There are still more with us that are here in spirit, like Ted Kennedy and Major Owens—Congressman Major Owens, and countless other advocates.
I was enormously proud to be a cosponsor to the ADA as Pat Leahy was, as well—if I'm not mistaken—as a Member of the United States Senate. And I'm proud to be here today, as President, alongside so many fearless champions who represent the ongoing legacy of this law, from the foundations to its future.
Thirty-one years ago, after its passage, many Americans have never lived in a world without the ADA. Generations have grown up not knowing a time before it existed. But many of us can still recall an America where a person with a disability was denied service in restaurants and grocery stores, and could be; where a person using a wheelchair couldn't ride on a train or take a bus to work or to school; where an employer could refuse to hire you because of a disability—an America that wasn't built for all Americans.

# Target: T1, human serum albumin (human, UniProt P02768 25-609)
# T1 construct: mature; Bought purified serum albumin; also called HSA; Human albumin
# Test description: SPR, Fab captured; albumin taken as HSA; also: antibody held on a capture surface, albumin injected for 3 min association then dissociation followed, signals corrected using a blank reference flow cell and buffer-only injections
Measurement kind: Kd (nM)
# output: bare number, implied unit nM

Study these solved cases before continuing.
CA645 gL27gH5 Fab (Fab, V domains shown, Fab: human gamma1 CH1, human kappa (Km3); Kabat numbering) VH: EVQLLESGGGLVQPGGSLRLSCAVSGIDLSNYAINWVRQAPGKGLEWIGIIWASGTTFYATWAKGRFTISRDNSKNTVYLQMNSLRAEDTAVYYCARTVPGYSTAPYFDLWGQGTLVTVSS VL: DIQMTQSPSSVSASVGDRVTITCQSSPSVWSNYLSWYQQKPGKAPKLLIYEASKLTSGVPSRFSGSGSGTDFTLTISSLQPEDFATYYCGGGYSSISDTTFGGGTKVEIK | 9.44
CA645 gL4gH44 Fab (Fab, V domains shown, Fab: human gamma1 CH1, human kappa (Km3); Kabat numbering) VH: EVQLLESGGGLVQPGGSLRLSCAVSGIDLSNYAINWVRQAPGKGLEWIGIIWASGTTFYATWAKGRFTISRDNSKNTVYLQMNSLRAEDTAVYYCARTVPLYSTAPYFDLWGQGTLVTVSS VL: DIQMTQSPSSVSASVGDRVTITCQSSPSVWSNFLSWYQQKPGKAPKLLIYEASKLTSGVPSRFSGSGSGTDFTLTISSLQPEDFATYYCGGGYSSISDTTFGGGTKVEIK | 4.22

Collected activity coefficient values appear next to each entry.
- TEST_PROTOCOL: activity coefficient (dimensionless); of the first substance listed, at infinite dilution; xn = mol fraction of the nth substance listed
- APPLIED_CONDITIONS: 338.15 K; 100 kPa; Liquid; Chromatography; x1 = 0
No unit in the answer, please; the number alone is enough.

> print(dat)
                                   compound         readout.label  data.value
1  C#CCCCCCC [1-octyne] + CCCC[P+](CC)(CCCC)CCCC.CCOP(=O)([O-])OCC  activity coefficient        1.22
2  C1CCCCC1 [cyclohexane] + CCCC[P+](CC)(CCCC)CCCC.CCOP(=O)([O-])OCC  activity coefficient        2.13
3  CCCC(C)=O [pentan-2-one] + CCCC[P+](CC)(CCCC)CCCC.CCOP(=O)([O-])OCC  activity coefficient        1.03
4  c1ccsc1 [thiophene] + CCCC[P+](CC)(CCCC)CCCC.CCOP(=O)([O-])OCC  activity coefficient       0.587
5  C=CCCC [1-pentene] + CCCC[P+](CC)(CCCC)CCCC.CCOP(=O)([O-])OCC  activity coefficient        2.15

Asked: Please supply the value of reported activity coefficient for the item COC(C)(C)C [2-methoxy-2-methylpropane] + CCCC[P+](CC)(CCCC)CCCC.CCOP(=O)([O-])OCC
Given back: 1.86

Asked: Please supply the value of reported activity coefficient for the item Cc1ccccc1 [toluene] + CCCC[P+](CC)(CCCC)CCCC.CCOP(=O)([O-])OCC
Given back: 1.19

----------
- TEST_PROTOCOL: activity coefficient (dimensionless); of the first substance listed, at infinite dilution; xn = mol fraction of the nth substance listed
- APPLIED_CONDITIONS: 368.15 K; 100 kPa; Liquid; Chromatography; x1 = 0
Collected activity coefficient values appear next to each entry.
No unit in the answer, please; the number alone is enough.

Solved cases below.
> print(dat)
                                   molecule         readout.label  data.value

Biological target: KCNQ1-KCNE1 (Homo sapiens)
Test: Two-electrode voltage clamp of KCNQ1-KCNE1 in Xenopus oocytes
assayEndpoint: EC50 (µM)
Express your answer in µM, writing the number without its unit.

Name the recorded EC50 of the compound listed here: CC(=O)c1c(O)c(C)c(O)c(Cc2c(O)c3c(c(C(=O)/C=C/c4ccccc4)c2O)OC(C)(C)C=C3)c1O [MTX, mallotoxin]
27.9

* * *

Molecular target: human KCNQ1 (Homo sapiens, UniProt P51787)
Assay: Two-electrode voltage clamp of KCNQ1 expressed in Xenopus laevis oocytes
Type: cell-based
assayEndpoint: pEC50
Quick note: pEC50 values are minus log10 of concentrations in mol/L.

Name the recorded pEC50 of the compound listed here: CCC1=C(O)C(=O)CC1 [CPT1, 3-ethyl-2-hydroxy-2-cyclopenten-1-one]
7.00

Then we passed the ADA and made a commitment to build a nation for all of us. All of us. And we moved America closer to fulfilling that promise of liberty and justice and maybe, most importantly, dignity and equality for all.
You know, and perhaps most importantly, we did it together. This was a Democratic bill signed by a Republican President; a product of passion and compassion, not partisanship; progress that wasn't political, but personal to millions of families.
I'll never forget the moment the ADA passed. And you may remember it, Pat. Standing on the floor of the United States Senate, and Tom Harkin sought recognition; he rose. And the first time—first time in the history that I'm aware of in the United States Senate, he stood up, and he signed in a speech to his brother. Tom wasn't just sending a message to millions of deaf and hard-of-hearing folks; he was speaking to his brother Frank. It was personal to him.